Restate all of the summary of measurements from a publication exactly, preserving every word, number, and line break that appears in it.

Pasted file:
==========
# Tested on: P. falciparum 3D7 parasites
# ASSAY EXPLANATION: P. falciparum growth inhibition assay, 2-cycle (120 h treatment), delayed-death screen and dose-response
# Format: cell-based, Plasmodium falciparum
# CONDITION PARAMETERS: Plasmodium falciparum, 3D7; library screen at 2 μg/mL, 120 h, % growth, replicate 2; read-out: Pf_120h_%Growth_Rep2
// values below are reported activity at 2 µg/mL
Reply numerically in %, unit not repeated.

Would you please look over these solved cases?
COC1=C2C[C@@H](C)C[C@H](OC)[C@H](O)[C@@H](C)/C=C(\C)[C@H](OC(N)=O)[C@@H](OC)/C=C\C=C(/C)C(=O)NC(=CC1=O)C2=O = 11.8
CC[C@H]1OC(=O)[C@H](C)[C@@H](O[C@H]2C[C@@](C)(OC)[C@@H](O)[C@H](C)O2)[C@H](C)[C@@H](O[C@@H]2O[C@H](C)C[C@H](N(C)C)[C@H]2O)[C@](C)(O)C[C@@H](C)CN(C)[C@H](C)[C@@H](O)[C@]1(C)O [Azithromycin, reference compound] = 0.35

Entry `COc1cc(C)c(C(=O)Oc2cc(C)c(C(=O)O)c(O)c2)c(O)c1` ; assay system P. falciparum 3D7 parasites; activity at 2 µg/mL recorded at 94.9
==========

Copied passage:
# Tested on: P. falciparum 3D7 parasites
# ASSAY EXPLANATION: P. falciparum growth inhibition assay, 2-cycle (120 h treatment), delayed-death screen and dose-response
# Format: cell-based, Plasmodium falciparum
# CONDITION PARAMETERS: Plasmodium falciparum, 3D7; library screen at 2 μg/mL, 120 h, % growth, replicate 2; read-out: Pf_120h_%Growth_Rep2
// values below are reported activity at 2 µg/mL
Reply numerically in %, unit not repeated.

Would you please look over these solved cases?
COC1=C2C[C@@H](C)C[C@H](OC)[C@H](O)[C@@H](C)/C=C(\C)[C@H](OC(N)=O)[C@@H](OC)/C=C\C=C(/C)C(=O)NC(=CC1=O)C2=O = 11.8
CC[C@H]1OC(=O)[C@H](C)[C@@H](O[C@H]2C[C@@](C)(OC)[C@@H](O)[C@H](C)O2)[C@H](C)[C@@H](O[C@@H]2O[C@H](C)C[C@H](N(C)C)[C@H]2O)[C@](C)(O)C[C@@H](C)CN(C)[C@H](C)[C@@H](O)[C@]1(C)O [Azithromycin, reference compound] = 0.35

Entry `COc1cc(C)c(C(=O)Oc2cc(C)c(C(=O)O)c(O)c2)c(O)c1` ; assay system P. falciparum 3D7 parasites; activity at 2 µg/mL recorded at 94.9